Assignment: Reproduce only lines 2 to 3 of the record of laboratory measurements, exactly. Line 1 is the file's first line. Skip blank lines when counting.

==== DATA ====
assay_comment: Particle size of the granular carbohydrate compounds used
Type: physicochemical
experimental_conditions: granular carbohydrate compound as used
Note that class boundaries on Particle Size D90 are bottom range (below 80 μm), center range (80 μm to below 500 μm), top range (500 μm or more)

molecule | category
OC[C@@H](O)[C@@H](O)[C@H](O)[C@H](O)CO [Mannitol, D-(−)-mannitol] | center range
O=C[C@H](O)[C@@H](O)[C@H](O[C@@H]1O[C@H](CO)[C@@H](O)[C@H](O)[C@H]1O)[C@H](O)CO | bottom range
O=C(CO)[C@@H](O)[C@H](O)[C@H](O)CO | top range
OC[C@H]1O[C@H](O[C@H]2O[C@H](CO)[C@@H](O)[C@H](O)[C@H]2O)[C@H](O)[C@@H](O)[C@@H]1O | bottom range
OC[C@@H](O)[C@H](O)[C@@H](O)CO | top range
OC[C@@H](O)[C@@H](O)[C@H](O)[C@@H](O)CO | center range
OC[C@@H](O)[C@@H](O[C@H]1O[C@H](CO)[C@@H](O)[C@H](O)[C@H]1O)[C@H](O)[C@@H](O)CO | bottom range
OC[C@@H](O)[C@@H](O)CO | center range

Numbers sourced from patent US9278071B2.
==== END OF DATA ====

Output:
Type: physicochemical
experimental_conditions: granular carbohydrate compound as used